Frequently asked questions
National Gypsum’s Construction Design Managers answer questions they often receive about control joints
Why should I include control joints in my designs?
Thermal expansion and contraction will occur in buildings, and they often manifest in material finish cracks. Control joints will help prevent cracks caused by thermal expansion and contraction. We recommend using them.
Where should I install control joints?
Control joints shall be installed where a wall or partition runs in an uninterrupted straight plane exceeding 30 linear feet (50 linear feet on center for ceilings with perimeter relief).
What are the guidelines for control joints – and are there any exceptions?
The Gypsum Association technical document “Application and Finishing of Gypsum Panel Products, GA-216” and ASTM C840 “Standard Specification for Application and Finishing of Gypsum Board” provide the same guidance to install control joints. For details about blocking behind the control joint in a fire-rated system, consult GA-234 “Control Joints for Fire-Resistance Rated Systems.”
What is the difference between control joints and expansion joints?
These terms are often used interchangeably, so it depends on who you ask. Control joints prevent cracks in finish materials. Expansion joints (also called construction joints) can reduce the effects of building movement on building materials, and they separate the building structurally. Buildings move as a result of wind, temperature fluctuation, live loads, deflection or seismic stress.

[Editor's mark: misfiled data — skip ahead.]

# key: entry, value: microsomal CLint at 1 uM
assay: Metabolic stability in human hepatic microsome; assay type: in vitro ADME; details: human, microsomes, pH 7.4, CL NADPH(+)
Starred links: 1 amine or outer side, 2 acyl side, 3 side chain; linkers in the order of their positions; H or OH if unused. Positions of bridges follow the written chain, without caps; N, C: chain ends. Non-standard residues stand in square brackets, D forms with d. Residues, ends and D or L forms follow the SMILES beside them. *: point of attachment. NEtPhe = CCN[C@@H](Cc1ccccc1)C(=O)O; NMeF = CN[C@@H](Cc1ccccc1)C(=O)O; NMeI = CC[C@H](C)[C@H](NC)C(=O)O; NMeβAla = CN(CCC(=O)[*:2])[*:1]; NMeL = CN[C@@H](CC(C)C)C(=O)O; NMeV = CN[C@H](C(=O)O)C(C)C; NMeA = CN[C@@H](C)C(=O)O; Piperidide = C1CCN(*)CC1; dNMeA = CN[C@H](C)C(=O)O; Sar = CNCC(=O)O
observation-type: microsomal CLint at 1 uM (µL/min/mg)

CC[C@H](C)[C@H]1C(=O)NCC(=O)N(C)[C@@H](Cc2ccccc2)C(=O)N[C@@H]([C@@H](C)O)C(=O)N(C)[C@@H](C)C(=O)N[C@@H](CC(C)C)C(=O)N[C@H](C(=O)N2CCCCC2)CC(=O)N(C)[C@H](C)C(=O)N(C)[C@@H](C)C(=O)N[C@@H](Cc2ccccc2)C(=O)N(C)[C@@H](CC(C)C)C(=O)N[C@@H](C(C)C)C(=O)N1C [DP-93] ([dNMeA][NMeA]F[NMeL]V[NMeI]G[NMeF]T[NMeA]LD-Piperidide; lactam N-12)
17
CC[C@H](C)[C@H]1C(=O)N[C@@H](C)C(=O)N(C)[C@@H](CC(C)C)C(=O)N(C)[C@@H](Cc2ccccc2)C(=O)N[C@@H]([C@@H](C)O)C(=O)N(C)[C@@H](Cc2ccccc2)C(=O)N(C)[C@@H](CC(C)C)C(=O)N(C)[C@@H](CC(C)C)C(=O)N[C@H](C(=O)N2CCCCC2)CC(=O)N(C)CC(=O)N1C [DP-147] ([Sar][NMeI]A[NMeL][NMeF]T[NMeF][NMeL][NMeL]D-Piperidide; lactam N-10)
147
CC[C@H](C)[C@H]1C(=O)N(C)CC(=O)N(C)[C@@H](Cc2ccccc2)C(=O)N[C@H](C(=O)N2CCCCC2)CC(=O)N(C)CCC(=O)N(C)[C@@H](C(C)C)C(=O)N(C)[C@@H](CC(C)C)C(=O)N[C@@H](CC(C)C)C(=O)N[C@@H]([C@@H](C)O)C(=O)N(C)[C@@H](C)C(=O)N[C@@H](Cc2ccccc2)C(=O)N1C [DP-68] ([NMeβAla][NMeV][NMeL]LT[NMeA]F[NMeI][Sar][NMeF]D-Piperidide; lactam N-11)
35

How do I specify control joints? Do I need to include this information in the written specifications, or can I just include it on the drawings?
Write your specifications in the gypsum board assemblies section. Include the information to install the gypsum board per GA-216 or ASTM C840. These industry-approved technical documents provide the necessary guidance for installation and location of control joints. You should also indicate the location of control joints on your drawings, especially where aesthetics are important.
Do I need a control joint if I have a deflection track?
No, unless your wall exceeds 30 linear feet. The need for control joints is not dictated by the use of deflection track.
For a hyper-sensitive visual project, can I reduce or eliminate the use of control joints?
No, not without limiting straight planes of gypsum board to 30’.
Does the gypsum board thickness affect the design of the joints?
No, the design of the control joint is the same for all gypsum board, regardless of thickness (1/2” or 5/8”).
Should I install control joints on exterior gypsum sheathing?
It is not mandatory. The standard for the installation of gypsum sheathing, ASTM C1280, “Standard Specification for Application of Exterior Gypsum Panel Products for Use as Sheathing," does not require control joints for the sheathing. The weather barrier and cladding manufacturers will determine the need for control joints. Follow their recommendations.
Does the framing material matter when designing control joints? Is the design different for wood-framed assemblies versus steel-framed assemblies?
No, the guidelines are the same for both.
Is there a preference in the control joint material – vinyl or metal?
Control joints are available in vinyl and metal, but metal control joints dent more easily. For more guidance, consult the gypsum board section 092900 or 092116 under “Trim Accessories.”